In Dhaka, where this column is being written, the country’s contemporary stars — its Subodh Gupta and Bharti Kher equivalents, however odious the comparison — Mahbubur Rahman and Tayeba Begum Lipi are basking in the limelight of their work. Her razor blade and his surgical scissors mounted installations are drawing crowds; Shazia Sikandar’s Parallax, a three-screen animation, is riveting, and Rashid Rana’s work is a provocative take on the way we look at and consume art. Jitish Kallat, Gigi Scaria, Riyas Komu, Reena Saini Kallat and Mithu Sen are at large in the corridors of the Dhaka Art Summit, where galleries from the subcontinent and further are showing works, heralding the spring of the art fair in its second edition.
A week earlier, the action was all in New Delhi, where the India Art Fair in its sixth edition took a more confident step forward. Collectors and first-time buyers brought sharp bargaining skills and bursting purses. The safer art aesthetic saw brisker sales than in previous years. It was the Big Brother of art events in the region and it delivered on that promise. Parallel events included retrospectives on the modernist master (and “national treasure”) Amrita Sher-Gil as well as contemporary Subodh Gupta, among others.
Jitish Kallat was formally introduced in New Delhi as the curator of the second edition of the Kochi-Muziris Biennale, which will kick off in December and have, like its debut edition, a three-month run. But typical of the capital’s looking-over-its-shoulder culture, the talk was all about other venues, chiefly Dhaka but also Colombo, where a biennale underway was drawing mixed reactions, and when is the Karachi Biennale anyway, guys?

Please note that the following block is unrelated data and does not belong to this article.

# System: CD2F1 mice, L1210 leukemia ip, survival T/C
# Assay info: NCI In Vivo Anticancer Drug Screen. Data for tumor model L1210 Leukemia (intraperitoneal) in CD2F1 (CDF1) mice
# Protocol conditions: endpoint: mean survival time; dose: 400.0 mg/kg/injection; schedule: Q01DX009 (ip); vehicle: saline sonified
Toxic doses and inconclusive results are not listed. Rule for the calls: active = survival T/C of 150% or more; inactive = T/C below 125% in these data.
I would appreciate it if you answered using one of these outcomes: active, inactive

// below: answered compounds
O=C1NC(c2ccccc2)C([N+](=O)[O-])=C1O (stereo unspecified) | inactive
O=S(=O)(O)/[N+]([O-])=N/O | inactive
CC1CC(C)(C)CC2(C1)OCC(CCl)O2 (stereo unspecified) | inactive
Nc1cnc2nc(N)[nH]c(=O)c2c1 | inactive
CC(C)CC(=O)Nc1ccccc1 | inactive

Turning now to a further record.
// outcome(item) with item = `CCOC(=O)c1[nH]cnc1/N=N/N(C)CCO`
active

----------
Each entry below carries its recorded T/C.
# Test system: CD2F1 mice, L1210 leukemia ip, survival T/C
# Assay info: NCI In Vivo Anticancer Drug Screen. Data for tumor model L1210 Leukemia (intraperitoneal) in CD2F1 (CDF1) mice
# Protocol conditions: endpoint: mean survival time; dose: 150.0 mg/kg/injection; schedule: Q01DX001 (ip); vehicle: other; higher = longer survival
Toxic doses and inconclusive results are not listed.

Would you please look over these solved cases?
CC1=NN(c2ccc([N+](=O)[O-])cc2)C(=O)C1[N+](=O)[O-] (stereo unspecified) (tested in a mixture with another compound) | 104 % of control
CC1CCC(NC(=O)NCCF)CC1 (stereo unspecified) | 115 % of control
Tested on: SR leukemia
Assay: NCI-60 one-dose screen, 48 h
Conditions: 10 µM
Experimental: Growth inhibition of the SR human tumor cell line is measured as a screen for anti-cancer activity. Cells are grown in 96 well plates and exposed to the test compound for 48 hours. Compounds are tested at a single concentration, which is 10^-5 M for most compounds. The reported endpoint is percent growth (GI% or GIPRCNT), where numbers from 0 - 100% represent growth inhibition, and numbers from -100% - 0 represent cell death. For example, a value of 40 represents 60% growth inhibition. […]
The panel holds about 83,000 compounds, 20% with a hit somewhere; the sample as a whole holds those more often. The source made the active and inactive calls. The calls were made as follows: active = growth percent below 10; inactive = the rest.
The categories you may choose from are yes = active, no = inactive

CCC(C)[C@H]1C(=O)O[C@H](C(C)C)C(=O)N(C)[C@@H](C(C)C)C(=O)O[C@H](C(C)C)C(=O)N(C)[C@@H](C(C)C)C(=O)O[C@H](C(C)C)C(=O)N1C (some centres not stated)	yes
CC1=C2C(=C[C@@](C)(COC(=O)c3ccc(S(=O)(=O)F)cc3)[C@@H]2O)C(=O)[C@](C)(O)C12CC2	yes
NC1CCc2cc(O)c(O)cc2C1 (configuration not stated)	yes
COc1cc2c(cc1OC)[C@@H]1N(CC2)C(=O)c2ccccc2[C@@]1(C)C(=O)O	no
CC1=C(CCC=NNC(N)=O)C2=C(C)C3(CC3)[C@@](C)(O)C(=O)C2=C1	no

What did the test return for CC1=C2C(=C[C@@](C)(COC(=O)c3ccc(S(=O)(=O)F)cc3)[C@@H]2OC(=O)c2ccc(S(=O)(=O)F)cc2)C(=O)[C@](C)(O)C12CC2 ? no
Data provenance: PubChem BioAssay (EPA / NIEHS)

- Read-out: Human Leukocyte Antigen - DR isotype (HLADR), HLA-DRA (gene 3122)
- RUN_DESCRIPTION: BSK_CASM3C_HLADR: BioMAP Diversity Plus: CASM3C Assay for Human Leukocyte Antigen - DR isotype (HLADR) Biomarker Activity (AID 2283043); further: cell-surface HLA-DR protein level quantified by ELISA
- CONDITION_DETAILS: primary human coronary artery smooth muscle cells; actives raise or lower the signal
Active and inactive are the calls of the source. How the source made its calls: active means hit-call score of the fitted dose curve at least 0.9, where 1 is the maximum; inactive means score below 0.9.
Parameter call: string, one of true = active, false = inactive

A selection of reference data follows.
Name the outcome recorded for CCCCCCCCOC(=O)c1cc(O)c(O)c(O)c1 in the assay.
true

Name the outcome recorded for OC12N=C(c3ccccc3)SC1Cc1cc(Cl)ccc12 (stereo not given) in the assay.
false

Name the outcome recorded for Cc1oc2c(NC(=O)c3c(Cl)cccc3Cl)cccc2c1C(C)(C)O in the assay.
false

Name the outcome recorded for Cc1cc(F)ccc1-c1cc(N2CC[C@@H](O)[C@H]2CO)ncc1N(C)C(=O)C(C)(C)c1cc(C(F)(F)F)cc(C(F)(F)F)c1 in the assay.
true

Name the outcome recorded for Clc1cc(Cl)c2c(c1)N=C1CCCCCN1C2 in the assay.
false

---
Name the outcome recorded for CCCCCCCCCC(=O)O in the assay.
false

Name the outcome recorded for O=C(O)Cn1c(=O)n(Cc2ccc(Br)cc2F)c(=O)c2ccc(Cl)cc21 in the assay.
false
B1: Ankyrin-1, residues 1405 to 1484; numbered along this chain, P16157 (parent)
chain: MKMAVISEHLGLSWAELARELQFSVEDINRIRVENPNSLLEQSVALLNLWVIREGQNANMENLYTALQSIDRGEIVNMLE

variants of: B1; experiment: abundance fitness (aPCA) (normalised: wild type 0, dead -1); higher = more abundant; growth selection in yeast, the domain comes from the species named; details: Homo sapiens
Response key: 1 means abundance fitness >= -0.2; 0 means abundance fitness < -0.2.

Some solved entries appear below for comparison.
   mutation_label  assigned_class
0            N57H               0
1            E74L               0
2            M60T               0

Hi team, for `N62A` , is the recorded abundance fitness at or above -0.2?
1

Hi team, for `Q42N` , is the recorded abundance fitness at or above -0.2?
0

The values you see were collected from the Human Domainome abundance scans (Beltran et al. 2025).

Not to be outdone, Art Chennai made its presence felt. It might not yet attract the big artists, the bigger collectors, but it’s done its bit to pull in the cognoscenti of the south at least. It also raised a pertinent question — do we need art fests in the manner of lit fests to popularise art, or must it remain an elite pursuit?
Whatever the outcome of that debate, this much at least is certain that art is again evoking interest, not least because of Christie’s debut auction in India, where record prices were set for a number of artists, and a painting by VS Gaitonde sold for an astounding ₹23.7 crore. Not everyone is looking at spending that kind of money, but there’s a change with regard to even emerging artists. In both Delhi and Dhaka, the art may not have been what curators like to describe as “cutting-edge”, but it appealed to young sensibilities and was sensibly priced. For a few lakh, interesting artists can be picked up for the cocktail conversations they will light up and the resonance they bring to the “collector”. Framed matchboxes all in a row? Now why didn’t I think of that?
Art has the ability to create distinctions beyond mere luxury brands. Anybody can buy a Boss suit, a pair of Loboutin heels, a Gucci dress, a Vuitton bag — but a particular Husain, an exceptional Souza, a provocative Surendran Nair? It is the competitive streak of finding the “better” work that makes art viewing and collecting so pleasurable. And it is this challenge that has got South Asia buzzing. The race is on.
The author is a Delhi-based writer and curator